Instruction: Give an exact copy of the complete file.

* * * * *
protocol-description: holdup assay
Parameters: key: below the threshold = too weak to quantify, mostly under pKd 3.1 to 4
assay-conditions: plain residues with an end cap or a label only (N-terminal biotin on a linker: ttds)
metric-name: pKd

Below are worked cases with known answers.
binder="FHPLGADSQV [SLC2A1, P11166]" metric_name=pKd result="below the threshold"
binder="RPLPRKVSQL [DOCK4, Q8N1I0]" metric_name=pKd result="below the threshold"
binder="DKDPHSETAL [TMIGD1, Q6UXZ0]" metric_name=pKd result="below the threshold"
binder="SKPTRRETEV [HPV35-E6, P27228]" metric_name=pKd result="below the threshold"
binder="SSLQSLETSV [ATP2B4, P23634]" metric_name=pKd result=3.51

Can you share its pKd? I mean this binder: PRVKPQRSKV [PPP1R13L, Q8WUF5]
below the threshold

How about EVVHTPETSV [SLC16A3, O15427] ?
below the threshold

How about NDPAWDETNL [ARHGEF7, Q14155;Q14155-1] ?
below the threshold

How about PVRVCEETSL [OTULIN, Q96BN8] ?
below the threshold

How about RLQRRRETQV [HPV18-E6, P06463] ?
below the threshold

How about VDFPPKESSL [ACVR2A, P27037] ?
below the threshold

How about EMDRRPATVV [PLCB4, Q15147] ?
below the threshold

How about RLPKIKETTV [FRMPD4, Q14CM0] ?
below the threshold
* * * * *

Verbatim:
protocol-description: holdup assay
Parameters: key: below the threshold = too weak to quantify, mostly under pKd 3.1 to 4
assay-conditions: plain residues with an end cap or a label only (N-terminal biotin on a linker: ttds)
metric-name: pKd

Below are worked cases with known answers.
binder="FHPLGADSQV [SLC2A1, P11166]" metric_name=pKd result="below the threshold"
binder="RPLPRKVSQL [DOCK4, Q8N1I0]" metric_name=pKd result="below the threshold"
binder="DKDPHSETAL [TMIGD1, Q6UXZ0]" metric_name=pKd result="below the threshold"
binder="SKPTRRETEV [HPV35-E6, P27228]" metric_name=pKd result="below the threshold"
binder="SSLQSLETSV [ATP2B4, P23634]" metric_name=pKd result=3.51

Can you share its pKd? I mean this binder: PRVKPQRSKV [PPP1R13L, Q8WUF5]
below the threshold

How about EVVHTPETSV [SLC16A3, O15427] ?
below the threshold

How about NDPAWDETNL [ARHGEF7, Q14155;Q14155-1] ?
below the threshold

How about PVRVCEETSL [OTULIN, Q96BN8] ?
below the threshold

How about RLQRRRETQV [HPV18-E6, P06463] ?
below the threshold

How about VDFPPKESSL [ACVR2A, P27037] ?
below the threshold

How about EMDRRPATVV [PLCB4, Q15147] ?
below the threshold

How about RLPKIKETTV [FRMPD4, Q14CM0] ?
below the threshold